Moxie is working with Muriel Saunders, an assistant research professor at KU's Life Span Institute.
LAWRENCE — A researcher at the University of Kansas believes the iPad could vastly improve the lives and prospects of children living with cortical visual impairment, a severe neurological disorder resulting from brain damage that prevents children from interpreting visual information.
“We tested 15 children and were absolutely shocked,” said Muriel Saunders, assistant research professor at KU’s Life Span Institute. “Every single child was enthralled with the iPad. Children that typically didn’t look at people, didn’t respond with objects or responded in a very repetitious fashion, were absolutely glued to the iPad. It was an amazing experience.”
Saunders, who works with children with CVI to help them develop language skills, said that traditionally such children work with therapists and parents using a light box, akin to the light box a doctor uses to see an X-ray. This is because children with CVI have an easier time seeing lights and objects in high contrast.
“Someone with a severe CVI will spend a lot of time looking at lights,” Saunders said. “They might just sit and look at a light inside the house, or typically they look out the window into the bright sunlight. They might look briefly at something passing by, but they don’t look at faces, and they don’t look at objects. So they appear to be blind.”
With its bright screen, the iPad replicates a light box — but its interactivity, sound and color are a great deal more engaging to the children with CVI.
After a research assistant working with Saunders asked to use an iPad with the children as a possible light-box substitute, Saunders saw the powerful draw the device had for the children.
“We were using some very simple infant applications,” said Saunders. “One was called ‘Baby Finger,’ where you just touch the screen, and sounds and images and colored shapes appear on the white background. So, in many ways, it was similar to a light box except for instead of black and white, there were bright colors. We also looked at a Dr. Seuss book.”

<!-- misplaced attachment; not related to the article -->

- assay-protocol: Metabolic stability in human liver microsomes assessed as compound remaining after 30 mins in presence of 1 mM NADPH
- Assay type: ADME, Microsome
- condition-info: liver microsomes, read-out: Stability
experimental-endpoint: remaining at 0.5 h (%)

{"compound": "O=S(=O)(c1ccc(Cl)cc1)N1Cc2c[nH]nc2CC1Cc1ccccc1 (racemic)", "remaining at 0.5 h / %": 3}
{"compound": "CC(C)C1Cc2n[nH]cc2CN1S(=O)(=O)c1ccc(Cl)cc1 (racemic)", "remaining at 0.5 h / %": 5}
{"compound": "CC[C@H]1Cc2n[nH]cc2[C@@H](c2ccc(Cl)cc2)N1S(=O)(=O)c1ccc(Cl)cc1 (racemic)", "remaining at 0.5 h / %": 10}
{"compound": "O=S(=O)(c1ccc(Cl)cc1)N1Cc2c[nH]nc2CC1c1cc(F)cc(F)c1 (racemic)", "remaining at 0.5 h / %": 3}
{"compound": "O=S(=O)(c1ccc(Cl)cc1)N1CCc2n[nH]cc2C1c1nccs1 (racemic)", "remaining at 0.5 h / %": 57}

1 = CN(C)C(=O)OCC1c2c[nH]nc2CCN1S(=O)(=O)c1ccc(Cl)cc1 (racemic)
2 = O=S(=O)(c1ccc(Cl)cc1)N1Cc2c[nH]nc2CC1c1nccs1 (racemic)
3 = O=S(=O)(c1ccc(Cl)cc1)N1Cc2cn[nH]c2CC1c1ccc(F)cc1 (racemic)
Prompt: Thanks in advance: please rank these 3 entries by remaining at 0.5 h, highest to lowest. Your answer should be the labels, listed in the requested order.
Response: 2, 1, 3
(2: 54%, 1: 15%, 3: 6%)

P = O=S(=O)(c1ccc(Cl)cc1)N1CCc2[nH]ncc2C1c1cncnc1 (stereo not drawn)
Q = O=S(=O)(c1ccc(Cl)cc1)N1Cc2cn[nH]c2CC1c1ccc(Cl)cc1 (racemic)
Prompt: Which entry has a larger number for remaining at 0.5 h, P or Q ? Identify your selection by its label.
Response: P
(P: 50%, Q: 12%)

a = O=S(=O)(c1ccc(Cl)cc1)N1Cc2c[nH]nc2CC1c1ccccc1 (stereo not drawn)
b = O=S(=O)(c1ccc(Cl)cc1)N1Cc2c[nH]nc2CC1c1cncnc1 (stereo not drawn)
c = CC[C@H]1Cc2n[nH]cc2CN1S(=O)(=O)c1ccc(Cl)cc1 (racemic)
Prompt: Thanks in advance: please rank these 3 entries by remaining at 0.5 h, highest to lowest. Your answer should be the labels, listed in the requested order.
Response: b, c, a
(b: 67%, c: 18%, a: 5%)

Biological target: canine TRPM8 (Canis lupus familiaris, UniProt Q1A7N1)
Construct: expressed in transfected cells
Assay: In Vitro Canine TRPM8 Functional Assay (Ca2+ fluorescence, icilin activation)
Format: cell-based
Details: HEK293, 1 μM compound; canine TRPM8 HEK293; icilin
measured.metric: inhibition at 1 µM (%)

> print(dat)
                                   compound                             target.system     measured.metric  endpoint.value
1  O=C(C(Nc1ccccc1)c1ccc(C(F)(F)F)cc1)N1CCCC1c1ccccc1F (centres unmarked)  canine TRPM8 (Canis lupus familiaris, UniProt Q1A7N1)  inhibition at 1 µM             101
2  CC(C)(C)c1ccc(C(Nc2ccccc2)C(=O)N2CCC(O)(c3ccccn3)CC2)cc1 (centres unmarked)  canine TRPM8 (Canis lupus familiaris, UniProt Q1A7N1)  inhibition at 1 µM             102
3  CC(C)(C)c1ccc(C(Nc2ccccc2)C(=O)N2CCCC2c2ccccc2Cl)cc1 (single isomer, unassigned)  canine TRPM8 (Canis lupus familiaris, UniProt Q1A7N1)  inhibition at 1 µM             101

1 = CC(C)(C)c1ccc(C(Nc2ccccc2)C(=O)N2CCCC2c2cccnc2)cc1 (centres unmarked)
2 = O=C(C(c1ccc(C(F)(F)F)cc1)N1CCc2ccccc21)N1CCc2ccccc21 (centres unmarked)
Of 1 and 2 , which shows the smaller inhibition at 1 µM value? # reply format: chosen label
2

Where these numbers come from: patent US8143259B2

Parents of children with CVI had been the first to notice the iPad’s potential as a therapy tool for their kids. Word of the device’s promise has begun to spread on Internet chat rooms and social media. But no formal research documenting the iPad’s power to help children with CVI has been conducted yet.
Saunders hopes to change that and now is writing a grant proposal to the National Institutes of Health to conduct a thorough study.
“Using the iPad, not only can they interact with a screen, but we can teach them through a series of steps to control things on that screen,” the KU researcher said. “There are so many apps already available; we don’t have to go out and make our own apps. There are apps available to make a communication board. There are apps available that have different levels of difficulty. Parents of children with CVI are already learning that the iPad works well. There are blogs that say, ‘Look at this one’ or, ‘Look at that one! My child is responding to this app.’”
Early intervention in the lives of children living with CVI is not just crucial to their development; it also could help them to gain better vision as they grow. Saunders said the iPad could be a crucial part of this life-changing therapy.
“With the proper intervention techniques, the amazing thing is that the child’s brain grows the brain cells needed in the cerebral cortex,” she said. “It grows the brain cells necessary to begin understanding what their eye is seeing. So they develop the ability to interpret images, sometimes just partially, sometimes fully.”
Saunders is conducting the initial tests of the iPad in cooperation with the Junior Blind of America in Los Angeles.